- Certifications, licenses, or other proof of professional or industry knowledge you have achieved
- Classes of
employers who need your services, "national specialty retailers,"
education that you have (degrees, majors, applicable course work,
post-graduate courses, and certifications, etc.)
- Other jargon
(common "insider" words, terms, and acronyms
specific to the profession and/or industry) that describe your
work, typical products and/or services involved, and the people
who do your job
Include the words that are appropriate for you and your target job, but don't be inaccurate or deceptive. Marketing "mode" is fine. Scam mode is not a good long term strategy. People are fired for lying on their resume or job application.
to Your Resume
both the acronyms and the phrases that explain each of them
in the body of your resume. The acronym and the phrase explaining
it don't have to be in the same sentence or paragraph. Just use
both versions if you can. It will increase the probability that
your resume will appear in the search results whether the recruiter
searches on the acronym or the phrase that it represents.
- Be inconsistent.
If you were being judged on your writing skills, this wouldn't
be an advantage. In the resume search-ability game, however, it
is an advantage. So, without destroying the meaning of
the words on your resume, be as creatively inconsistent
as possible. For example, if you are looking for a job using social media, include (if appropriate for you!) all versions of the terms - "social media" and "social networks" and "social networking."
"Experienced in the use of social media/social networks for community building... Managed social networking for ..."
- Be complete. Don't assume that people will only be searching on the umbrella term. Continuing with the social media example, name the specific social networks you can use: "Facebook" and "LinkedIn" and "Twitter" in addition to the terms "social media," "social networks," and "social networking," so your resume will pop up in the results regardless of the
exact term used by the recruiters in their search.
"Have launched LinkedIn Groups and Facebook Pages to... Established both Twitter and Pinterest accounts for..."
- Add a
section near the top of your resume named "skills" or,
even, "keywords," where you concentrate as many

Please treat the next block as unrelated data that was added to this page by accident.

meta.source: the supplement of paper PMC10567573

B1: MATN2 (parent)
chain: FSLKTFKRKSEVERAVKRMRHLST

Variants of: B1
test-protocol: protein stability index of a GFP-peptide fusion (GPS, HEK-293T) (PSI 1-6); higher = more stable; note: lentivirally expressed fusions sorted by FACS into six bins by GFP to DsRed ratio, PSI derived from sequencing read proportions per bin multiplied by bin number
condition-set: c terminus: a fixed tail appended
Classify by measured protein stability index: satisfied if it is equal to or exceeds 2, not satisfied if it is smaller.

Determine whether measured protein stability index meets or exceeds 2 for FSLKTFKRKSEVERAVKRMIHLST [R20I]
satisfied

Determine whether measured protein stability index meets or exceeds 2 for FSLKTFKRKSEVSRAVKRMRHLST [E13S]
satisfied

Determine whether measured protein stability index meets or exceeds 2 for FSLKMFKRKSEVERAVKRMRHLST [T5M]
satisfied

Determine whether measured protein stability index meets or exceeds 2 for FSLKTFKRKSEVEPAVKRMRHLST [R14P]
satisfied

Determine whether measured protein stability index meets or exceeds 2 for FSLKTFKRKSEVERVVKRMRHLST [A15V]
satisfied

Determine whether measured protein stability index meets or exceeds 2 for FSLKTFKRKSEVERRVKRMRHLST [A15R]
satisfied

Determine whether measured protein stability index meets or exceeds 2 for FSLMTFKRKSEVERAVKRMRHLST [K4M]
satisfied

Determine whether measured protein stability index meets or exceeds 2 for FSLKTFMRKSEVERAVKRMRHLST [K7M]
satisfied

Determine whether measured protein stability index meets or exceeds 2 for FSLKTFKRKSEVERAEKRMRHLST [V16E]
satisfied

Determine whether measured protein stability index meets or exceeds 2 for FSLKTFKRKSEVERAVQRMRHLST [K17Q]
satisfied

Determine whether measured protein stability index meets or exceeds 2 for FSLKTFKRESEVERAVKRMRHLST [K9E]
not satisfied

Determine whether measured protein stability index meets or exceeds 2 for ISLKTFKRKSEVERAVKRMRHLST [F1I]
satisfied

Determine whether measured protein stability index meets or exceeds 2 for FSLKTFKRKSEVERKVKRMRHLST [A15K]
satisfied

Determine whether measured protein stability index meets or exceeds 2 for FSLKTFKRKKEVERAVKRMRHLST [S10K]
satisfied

of your key words as possible. For an example, check out our sample
ASCII text resume. It has a "Skills Summary" section
which is really a collection of keywords - the nouns and noun
phrases that best summarize the experience and skills as well
as education and relevant association memberships.
- Hot Tips:
sure to include the word "resume" in your resume.
"Resume" is a word frequently used by recruiters
searching for resumes. Put it in the top line (e.g. "M.
J. Smith's Resume"). Check
out our sample ASCII text
Be sure to save your resume with a file name useful to employers. You want them to be able to find your resume quickly and easily on their computers, and you want to make it clear what your field is. So, include your name (last name first) plus the word “resume” and important keywords in the file name. For example,the file name for Mary Jane Smith’s resume could be Smith-MJ-CPA-resume.doc or Smith-CFO-resume.doc.
Now that you understand more about keywords for your resume (or for this version of your resume), put them to use. Read How to Optimize the Right Keywords for Your Resumes for methods of researching and using the best keywords. Optimizing your resume for an employer's or recruiter's search should increase the effectiveness of your resume.
More about Keywords:
More about Internet Resumes:
More about Resumes:
About the author...
Online job search expert SusanP. Joyce has been observing the online job search world and teaching online job search skills since 1995. Susan is a two-time layoff "graduate" who has worked in human resources at Harvard University and in a compensation consulting firm. In 1998, her company, NETability, Inc. purchased Job-Hunt.org, and Susan has been editor and publisher of Job-Hunt since then. Follow Susan on Twitter at @jobhuntorg and on Google+.